Monday, August 15, 2011

Business Impact: Shifting Consumer Preferences

Last weekend I went to Borders' Going Out of Business Sale and bought several books, which I started reading over the weekend. This, along with a couple of articles I've read in the Wall Street Journal, left me waxing whimsical about Borders. First I have to say: Borders, I'm sorry to see you go. You were my favorite! I love Amazon but I went to Borders for immediate gratification...and to talk to the knowledgable sales people who were often literary / cerebral types. Sometimes I need a mental boost and Borders delivered in more than one way.

What happened to Borders? I'm no book industry expert but I am a huge consumer of books so I'll take a stab at it. It's relatively simple: Borders' business model didn't keep up with changing consumer tastes. It wasn't that people stopped reading. It's that people shifted to reading more books electronically. It's the same thing that happened to newspapers (and that industry I know much better, since I owned a trade newspaper), just at a later date. What made the transition to electronic book reading slower was that people don't mind reading news bites or the occasional full newstory online, but they generally don't want to read an entire book online. Then Amazon came out with the Kindle, Barnes and Noble with the Nook and...then Apple came out with the iPad...and that was all she wrote.

Whereas Barnes and Noble created a large online presence for its customers to buy its books online or pick up a book at a store, Borders partnered with Amazon for online services. Whoa Nelly! The idea may have seemed good at the time but YOU should cannabalize your own sales, NOT someone else. In other words, Borders should have cannabilized its own in-store sales with a concerted online efforts, not allowed Amazon to do so. (Okay, admittedly Amazon still would have cannabilized Borders' sales, just not as much.) B&N also created its own ebook reader. Borders didn't.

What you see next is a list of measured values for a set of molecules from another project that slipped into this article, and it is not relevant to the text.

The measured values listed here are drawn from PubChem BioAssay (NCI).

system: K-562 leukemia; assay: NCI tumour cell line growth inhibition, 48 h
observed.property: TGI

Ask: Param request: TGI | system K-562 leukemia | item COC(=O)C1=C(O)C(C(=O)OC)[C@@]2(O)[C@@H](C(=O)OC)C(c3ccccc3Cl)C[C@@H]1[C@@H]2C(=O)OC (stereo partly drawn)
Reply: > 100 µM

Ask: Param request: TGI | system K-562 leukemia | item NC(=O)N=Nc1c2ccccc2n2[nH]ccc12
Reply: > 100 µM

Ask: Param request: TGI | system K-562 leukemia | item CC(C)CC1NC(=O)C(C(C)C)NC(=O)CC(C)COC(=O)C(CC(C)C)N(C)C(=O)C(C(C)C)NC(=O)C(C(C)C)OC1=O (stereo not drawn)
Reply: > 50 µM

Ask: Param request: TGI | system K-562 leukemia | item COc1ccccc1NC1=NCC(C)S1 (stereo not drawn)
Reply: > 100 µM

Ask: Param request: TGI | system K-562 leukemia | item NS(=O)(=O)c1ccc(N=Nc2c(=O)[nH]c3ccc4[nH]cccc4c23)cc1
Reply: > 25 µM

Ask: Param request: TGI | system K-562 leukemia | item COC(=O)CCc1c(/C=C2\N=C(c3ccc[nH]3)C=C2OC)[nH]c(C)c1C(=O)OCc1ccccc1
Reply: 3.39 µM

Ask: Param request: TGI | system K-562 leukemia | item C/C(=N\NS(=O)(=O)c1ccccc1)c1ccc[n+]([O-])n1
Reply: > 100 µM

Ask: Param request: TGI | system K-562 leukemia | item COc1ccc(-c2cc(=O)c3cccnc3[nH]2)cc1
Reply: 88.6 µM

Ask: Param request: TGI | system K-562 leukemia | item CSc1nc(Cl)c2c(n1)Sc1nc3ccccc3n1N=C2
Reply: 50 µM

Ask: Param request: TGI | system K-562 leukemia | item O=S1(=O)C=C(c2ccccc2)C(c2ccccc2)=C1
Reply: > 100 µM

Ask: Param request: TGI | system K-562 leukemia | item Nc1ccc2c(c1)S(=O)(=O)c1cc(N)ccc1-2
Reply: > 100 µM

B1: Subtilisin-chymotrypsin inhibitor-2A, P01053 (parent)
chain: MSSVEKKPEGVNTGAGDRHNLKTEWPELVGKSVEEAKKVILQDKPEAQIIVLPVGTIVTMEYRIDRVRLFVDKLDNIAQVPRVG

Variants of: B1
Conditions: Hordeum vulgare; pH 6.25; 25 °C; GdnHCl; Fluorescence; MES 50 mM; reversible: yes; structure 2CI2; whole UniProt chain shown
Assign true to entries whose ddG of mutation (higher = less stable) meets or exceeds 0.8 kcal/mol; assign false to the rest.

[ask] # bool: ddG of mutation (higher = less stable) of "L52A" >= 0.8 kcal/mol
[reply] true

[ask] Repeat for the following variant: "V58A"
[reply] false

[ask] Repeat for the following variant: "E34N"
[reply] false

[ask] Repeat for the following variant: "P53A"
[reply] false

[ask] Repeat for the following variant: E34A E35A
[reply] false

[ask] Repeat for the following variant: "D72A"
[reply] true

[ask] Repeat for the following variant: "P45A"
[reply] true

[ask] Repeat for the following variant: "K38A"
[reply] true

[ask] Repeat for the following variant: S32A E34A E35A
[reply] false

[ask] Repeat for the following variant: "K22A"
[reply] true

I'm not knocking Borders. These things happen. Look at Blockbuster. A similar thing happened. A change in consumer tastes. Consumers still watch movies, they just have their movies delivered differently - in little RedBox vending machines outside the supermarket or drugstore (or Walmart...), in little Netflix mailing packages, or streamed over the Internet by Netflix or someone else. Borders either didn't see or ignored the shift in consumer delivery preferences until their competitors were way ahead and neither did Blockbuster.

So the point here is to pay attention to what is happening in your market and industry. Too many business owners like to narrowly define their competition. Do so at your own risk!

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